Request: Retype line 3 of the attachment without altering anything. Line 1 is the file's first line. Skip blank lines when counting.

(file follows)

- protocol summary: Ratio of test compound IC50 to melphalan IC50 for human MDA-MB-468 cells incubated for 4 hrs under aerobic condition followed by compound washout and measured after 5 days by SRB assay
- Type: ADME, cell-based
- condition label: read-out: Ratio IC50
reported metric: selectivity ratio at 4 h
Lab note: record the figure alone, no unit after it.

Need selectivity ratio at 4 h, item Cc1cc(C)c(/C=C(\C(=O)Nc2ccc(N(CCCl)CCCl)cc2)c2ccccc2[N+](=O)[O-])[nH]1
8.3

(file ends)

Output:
- condition label: read-out: Ratio IC50